’s been an Independence Day parade in Morgan Hill almost as long
as there’s been a Morgan Hill.
There’s been an Independence Day parade in Morgan Hill almost as long as there’s been a Morgan Hill.

Bob and Maureen Hunt, “chair” of the event (the two prefer the singular as they consider themselves a single organizer), researched the history of the parade in microfilm of old Morgan Hill Times newspapers.

The earliest recorded document of the town’s annual parade dates back to July 4, 1894. But the parade that year and following decades were so well organized, the couple believe Fourth of July parades had already been going on in the town for many years previous to it.

“The parade was really slick at that time,” Bob said. “It had top-quality floats, so it must have been going before that time.”

Pictures of 19th century Morgan Hill parades, replicated from the Morgan Hill Historical Museum archives, hang in the Marie Callender’s restaurant on Cochrane Road. They show how ornate the citizens of the community could get back then with decorating their floats .

“They had large flat-bed horse wagons,” Bob said. “They’d have chairs or kinds of bleacher seating on them for the people to sit on as the horses and mules pulled them along. All of these were decorated so that the wheels were hidden and the whole thing would appear to magically float along.”

That’s one explanation of where the word “float” came from, he said.

The tradition of parades goes back at least 3,500 years, he said. The ancient Egyptians and Sumerians often held elaborate processions at religiously significant occasions throughout the year.

“There seems to be something that is inherent in the human psyche that we want to celebrate and honor different groups,” Maureen said. “Sometimes it’s the gods or the pharaohs or governors or other operating officials. They would be honored.”

Patriotic parades became prominent with the rise of nationalism, Bob said.

Military parades, such as those held in China and Russia, often are used as a display of armaments and warrior strength to intimidate enemies.

And in America, the Fourth of July celebration would not be quite the same without the tradition in many communities of having local citizens parade down the main street. Although the 21st century has gizmos and gadgets that would seem fantastic to the people of 1894, they would easily feel at home standing among the spectators watching this year’s parade, Bob believes.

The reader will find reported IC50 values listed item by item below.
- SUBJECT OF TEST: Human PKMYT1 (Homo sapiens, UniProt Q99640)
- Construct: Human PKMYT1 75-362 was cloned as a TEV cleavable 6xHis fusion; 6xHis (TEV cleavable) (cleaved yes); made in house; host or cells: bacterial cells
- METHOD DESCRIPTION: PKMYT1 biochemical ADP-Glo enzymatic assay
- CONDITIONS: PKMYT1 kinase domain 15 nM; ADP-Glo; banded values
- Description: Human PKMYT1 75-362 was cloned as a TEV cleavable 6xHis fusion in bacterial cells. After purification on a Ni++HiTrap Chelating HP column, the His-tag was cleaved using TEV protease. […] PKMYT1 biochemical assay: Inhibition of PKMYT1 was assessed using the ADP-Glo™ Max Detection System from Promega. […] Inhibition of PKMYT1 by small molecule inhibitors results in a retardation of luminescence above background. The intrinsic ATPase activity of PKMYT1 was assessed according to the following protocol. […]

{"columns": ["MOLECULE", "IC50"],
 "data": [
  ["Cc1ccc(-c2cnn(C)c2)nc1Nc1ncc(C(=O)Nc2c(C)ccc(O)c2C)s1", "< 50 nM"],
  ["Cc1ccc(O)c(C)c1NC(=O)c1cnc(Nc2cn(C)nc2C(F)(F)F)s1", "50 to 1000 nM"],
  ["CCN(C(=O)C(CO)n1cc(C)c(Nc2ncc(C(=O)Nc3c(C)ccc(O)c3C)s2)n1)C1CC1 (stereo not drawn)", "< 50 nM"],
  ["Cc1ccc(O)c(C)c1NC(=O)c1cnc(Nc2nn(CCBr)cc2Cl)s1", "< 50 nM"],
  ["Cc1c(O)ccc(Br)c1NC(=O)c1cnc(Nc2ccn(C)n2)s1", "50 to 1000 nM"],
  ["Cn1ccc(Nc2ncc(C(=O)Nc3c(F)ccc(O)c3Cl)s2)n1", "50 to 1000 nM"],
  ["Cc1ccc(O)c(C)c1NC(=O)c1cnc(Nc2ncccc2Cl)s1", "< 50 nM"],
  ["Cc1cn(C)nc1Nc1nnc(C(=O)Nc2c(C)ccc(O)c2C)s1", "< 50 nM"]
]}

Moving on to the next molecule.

“It was a good parade back then,” he said. “It has a lot of the same features that we’re doing today. They had floats, bicycles, horses and horses and horses. People dressed in patriotic finery. There was a lot of excellent floats.”

Many of the Morgan Hill’s Independence Day events this weekend hearken back to the long-gone days. In the 1890s, children sang patriotic songs at the local school house.

On Sunday night, children at Britton School will continue that well-loved recital. Back in the Victorian Age the town held a one-mile footrace on July 4; and so, this Monday morning, a 5 kilometer race will be held. The folks way back when even held a street dance and an evening fireworks show, two events that are also repeated in Morgan Hill this weekend.

But the highlight for all– then and now – was the downtown parade. As the elaborate procession jaunted along, feelings of pride for American values swept the hearts of people of the Victorian Age just as much as people in the present Information Age.

“I don’t know what it is, but people for some reason love a parade,” Maureen said. “That old saying, ‘I love a parade’ it’s absolutely true.”

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A staff member wrote, edited or posted this article, which may include information provided by one or more third parties.


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